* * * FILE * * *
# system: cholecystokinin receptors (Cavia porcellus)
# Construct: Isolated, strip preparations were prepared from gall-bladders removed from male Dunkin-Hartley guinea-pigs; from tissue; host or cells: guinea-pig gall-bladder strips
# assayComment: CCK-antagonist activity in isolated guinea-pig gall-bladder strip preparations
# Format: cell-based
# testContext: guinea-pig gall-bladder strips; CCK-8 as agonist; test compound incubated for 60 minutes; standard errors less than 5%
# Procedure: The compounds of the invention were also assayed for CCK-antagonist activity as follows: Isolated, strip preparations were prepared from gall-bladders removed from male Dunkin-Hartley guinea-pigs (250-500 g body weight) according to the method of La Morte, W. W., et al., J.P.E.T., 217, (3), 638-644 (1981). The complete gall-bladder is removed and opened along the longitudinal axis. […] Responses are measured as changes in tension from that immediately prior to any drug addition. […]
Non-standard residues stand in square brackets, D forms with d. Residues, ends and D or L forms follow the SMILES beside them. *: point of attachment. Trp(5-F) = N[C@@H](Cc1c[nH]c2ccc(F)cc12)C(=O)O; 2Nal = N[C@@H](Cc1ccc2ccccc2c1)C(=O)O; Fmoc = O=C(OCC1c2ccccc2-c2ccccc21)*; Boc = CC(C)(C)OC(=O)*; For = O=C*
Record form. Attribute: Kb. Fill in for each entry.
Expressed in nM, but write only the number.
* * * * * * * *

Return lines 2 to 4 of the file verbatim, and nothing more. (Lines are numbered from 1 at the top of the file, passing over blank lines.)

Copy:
# Construct: Isolated, strip preparations were prepared from gall-bladders removed from male Dunkin-Hartley guinea-pigs; from tissue; host or cells: guinea-pig gall-bladder strips
# assayComment: CCK-antagonist activity in isolated guinea-pig gall-bladder strip preparations
# Format: cell-based